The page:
Sitaxentan is a highly selective enothelin-A (ETA) receptor antagonist. These receptors are found on smooth muscle cells and facilitate vasoconstriction.
The efficacy of sitaxentan has been studied in two randomised, double-blind trials, STRIDE-1 and STRIDE-2 (Sitaxentan To Relieve Impaired Exercise).
STRIDE-1 enrolled 178 patients1 with moderate to severe (WHO class II-IV) pulmonary arterial hypertension (PAH) resulting from idiopathic PAH, connective tissue disease or congenital heart disease. Patients received placebo, sitaxentan 100mg or sitaxentan 300mg once daily for 12 weeks.
After 12 weeks the sitaxentan treatment groups showed significant benefit in six-minute walk (6MW) distance, WHO functional class and haemodynamic parameters compared to the placebo group.
STRIDE-2 aimed to determine the optimal dose of sitaxentan for the treatment of PAH. The study2 enrolled 247 patients, randomised to receive placebo, sitaxentan 50mg or 100mg once daily, or open label bosentan for 18 weeks (the bosentan group was included for observation only).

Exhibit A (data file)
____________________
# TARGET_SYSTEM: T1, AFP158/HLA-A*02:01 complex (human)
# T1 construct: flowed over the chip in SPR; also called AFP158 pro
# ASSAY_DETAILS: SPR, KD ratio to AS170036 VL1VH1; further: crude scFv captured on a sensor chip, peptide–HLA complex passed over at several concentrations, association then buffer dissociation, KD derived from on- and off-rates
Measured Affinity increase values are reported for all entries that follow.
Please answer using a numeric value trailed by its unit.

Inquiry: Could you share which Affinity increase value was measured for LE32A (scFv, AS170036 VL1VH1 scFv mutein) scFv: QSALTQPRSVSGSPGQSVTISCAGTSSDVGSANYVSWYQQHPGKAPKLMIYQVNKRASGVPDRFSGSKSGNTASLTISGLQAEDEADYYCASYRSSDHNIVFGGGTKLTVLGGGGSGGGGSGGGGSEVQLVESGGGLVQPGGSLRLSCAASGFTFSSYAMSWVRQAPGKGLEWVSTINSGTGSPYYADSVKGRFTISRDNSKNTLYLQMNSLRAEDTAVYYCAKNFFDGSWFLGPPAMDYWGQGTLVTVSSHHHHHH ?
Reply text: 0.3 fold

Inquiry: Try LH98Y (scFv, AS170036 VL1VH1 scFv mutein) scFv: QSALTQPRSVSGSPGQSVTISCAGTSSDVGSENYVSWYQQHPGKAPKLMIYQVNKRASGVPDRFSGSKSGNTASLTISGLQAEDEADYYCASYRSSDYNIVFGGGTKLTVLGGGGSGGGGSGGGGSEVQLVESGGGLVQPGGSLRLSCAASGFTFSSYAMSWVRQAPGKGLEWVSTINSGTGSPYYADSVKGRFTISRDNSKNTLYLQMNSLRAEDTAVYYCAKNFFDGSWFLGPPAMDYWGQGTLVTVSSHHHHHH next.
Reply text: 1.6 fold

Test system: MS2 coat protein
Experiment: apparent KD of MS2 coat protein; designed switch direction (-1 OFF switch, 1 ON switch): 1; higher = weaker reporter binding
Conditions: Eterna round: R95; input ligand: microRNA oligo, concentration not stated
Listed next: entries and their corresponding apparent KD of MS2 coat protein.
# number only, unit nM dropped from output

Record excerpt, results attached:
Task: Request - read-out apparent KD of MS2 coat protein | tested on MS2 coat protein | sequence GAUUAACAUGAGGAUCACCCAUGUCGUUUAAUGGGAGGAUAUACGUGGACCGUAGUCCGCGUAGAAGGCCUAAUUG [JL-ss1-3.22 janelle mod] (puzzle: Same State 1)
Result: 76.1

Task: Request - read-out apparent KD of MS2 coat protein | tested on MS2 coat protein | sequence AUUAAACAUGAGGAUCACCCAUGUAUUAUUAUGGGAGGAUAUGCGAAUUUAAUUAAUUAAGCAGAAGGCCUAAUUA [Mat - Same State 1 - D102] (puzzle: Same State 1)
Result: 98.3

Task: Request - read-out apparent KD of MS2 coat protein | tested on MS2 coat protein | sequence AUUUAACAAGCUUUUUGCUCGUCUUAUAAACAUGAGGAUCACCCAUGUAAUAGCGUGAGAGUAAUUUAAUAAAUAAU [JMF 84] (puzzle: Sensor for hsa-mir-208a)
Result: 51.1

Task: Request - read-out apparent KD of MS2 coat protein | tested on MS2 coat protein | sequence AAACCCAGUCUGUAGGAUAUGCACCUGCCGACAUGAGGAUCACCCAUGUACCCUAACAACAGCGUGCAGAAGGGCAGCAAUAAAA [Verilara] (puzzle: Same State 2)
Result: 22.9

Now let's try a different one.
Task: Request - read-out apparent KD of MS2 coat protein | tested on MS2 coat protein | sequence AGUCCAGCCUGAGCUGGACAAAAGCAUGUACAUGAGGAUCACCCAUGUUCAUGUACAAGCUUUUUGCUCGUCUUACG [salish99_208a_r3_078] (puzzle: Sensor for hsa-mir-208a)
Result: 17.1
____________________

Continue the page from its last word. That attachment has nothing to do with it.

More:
At week 18, the greatest increase in 6MW distance was observed in the sitaxentan 100mg group, followed by the bosentan group, then the sitaxentan 50mg group. The sitaxentan 100mg group also showed an improved WHO functional class.
1. Langleben D, Brock T, Dixon R et al. STRIDE 1: Effects of the selective ETA receptor antagonist, sitaxsentan sodium, in a patient population with pulmonary arterial hypertension that meets tradional inclusion criteria of previous pulmonary arterial hypertension trials. J Cardiovasc Pharmacol 2004, Suppl.1: S80-84.
2. Barst R, Langleben D, Badesch D et al. Treatment of pulmonary arterial hypertension with the selective enothelin-A receptor antagonist sitaxsenstan. JACC 2006 (47): 2049-56.
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